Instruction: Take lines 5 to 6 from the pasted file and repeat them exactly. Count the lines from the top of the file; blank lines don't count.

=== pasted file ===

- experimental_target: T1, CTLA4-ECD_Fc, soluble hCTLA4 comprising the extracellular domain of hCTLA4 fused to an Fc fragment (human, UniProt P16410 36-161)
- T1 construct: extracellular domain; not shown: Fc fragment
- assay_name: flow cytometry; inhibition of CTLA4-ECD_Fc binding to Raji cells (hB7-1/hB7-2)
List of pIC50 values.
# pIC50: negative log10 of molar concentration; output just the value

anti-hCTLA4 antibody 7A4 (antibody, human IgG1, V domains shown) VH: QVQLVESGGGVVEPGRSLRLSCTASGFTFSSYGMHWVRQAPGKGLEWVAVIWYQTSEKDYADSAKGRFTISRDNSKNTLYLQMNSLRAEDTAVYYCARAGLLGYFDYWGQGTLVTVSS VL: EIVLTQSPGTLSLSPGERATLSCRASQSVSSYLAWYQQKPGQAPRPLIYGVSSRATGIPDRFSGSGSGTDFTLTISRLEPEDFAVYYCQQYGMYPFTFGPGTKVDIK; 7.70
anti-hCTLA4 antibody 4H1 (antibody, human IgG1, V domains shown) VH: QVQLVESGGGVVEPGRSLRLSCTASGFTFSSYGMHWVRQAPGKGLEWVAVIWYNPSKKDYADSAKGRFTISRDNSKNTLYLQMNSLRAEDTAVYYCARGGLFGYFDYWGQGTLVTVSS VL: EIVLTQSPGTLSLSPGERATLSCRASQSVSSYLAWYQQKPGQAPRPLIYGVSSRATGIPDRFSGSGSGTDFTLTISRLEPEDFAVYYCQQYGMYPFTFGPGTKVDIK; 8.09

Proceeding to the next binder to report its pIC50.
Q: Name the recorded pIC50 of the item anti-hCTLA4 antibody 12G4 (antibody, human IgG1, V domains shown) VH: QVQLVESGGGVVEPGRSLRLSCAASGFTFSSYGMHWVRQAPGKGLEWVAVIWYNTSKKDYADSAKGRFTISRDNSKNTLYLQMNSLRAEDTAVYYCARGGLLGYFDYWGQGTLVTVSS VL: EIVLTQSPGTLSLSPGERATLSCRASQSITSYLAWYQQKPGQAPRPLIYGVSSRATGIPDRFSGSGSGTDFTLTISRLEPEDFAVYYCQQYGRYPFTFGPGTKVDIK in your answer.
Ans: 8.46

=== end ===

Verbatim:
# pIC50: negative log10 of molar concentration; output just the value

anti-hCTLA4 antibody 7A4 (antibody, human IgG1, V domains shown) VH: QVQLVESGGGVVEPGRSLRLSCTASGFTFSSYGMHWVRQAPGKGLEWVAVIWYQTSEKDYADSAKGRFTISRDNSKNTLYLQMNSLRAEDTAVYYCARAGLLGYFDYWGQGTLVTVSS VL: EIVLTQSPGTLSLSPGERATLSCRASQSVSSYLAWYQQKPGQAPRPLIYGVSSRATGIPDRFSGSGSGTDFTLTISRLEPEDFAVYYCQQYGMYPFTFGPGTKVDIK; 7.70